Entering Asia Minor, he destroyed every town and city loyal to Zenobia and fought off various robber attacks while on the march, until he reached Tyana, home of the famous philosopher Apollonius of Tyana whom Aurelian admired. In a dream, Apollonius came to Aurelian and counseled him to be merciful if he wished to obtain victory, and so Aurelian spared the city and marched on. Mercy proved to be very sound policy because the other cities recognized that they would do better to surrender to an emperor who was merciful than incur his wrath by resisting. After Tyana, none of the cities opposed him and sent word of their allegiance to Aurelian before he ever reached their gates and so, soon, he arrived in Syria.
Whether Zenobia had tried to make contact with Aurelian before this is not known. There are reports of letters between them once he reached Palmyra, but they are thought to be later inventions. His letter to her at the start of his campaign demanding her surrender and her arrogant response, given in the Historia Augusta, are also thought to be fabrications created to highlight Aurelian's merciful and reasonable approach to the conflict as contrasted with Zenobia's haughty response. While Aurelian had been on the march, Zenobia had rallied her troops and the two armies met outside the city of Daphne. Aurelian won the battle by feigning retreat and then swinging about in a pincer formation once the Palmyra forces were tired from pursuit. The Palymyrians were routed and then slaughtered. Zenobia herself, along with her general Zabdas, fled to the city of Emesa where she had more men and, also, stored her treasury. Aurelian pursued her while she regrouped and reorganized her forces, and the armies met again in battle outside of Emesa where the Romans were again victorious using precisely the same tactic they had used at Daphne. They pretended to retreat in the face of the Palmyrian cavalry, which pursued, and then turned and attacked them from an auspicious position. The Palmyrian forces were decimated and Aurelian took the city and, it is assumed, plundered the treasury. Zenobia, however, had again escaped.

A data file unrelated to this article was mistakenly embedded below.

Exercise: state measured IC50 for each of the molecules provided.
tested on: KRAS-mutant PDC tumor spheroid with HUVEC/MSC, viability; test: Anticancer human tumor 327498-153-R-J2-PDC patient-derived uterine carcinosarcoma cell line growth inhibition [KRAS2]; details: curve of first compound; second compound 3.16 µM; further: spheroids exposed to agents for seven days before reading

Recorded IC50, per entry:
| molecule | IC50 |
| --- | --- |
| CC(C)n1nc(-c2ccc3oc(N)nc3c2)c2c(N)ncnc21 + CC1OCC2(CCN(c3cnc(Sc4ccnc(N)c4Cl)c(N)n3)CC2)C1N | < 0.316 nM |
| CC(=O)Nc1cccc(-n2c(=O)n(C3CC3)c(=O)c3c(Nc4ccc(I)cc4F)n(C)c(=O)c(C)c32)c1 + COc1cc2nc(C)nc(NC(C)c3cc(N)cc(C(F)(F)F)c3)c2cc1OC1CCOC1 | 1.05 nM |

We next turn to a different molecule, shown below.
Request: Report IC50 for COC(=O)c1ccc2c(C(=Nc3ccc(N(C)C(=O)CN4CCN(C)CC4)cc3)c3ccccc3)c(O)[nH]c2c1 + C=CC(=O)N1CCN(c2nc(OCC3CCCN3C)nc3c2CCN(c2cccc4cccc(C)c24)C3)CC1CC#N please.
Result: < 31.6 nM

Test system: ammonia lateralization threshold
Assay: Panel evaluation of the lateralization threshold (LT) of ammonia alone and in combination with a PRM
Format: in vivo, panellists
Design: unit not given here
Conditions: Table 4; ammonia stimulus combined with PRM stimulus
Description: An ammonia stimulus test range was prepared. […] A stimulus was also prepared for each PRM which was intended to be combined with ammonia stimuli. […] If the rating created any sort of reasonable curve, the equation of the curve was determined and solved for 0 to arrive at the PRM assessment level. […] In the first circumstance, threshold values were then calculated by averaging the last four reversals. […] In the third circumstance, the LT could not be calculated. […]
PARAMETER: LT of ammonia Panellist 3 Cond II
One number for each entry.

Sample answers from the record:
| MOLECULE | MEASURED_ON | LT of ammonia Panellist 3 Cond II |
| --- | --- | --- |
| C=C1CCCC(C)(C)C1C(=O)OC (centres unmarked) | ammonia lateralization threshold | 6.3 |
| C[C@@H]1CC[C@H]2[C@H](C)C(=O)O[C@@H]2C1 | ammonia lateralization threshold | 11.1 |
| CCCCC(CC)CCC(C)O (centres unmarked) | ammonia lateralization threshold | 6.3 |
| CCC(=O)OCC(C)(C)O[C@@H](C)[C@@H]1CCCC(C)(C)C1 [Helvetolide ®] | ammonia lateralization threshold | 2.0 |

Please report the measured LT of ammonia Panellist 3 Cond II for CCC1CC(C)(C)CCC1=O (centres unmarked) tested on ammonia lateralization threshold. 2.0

She went to Palmyra where she prepared the city for defense, and Aurelian followed close behind, besieging the city. The historian Edward Gibbon writes, "She retired within the walls of her capital, made every preparation for a vigorous resistance, and declared, with the intrepidity of a heroine, that the last moment of her reign and of her life should be the same" (131). Whether she declared anything like that is not known, but it seems clear that she was hoping for reinforcements and aid to come from the Persians and, when it failed to arrive, she fled Palmyra with her son on the back of a camel and tried to reach safety in Persia. When Aurelian entered Palmyra and found her gone, he sent cavalry to apprehend her, and she was taken prisoner while trying to cross the Euphrates River. She was brought back to Aurelian in chains where she protested her innocence and blamed her actions on the bad advice given her by her advisors, chiefly Cassius Longinus, who was promptly executed. Zenobia was then brought back to Rome.
Zenobia's Final Days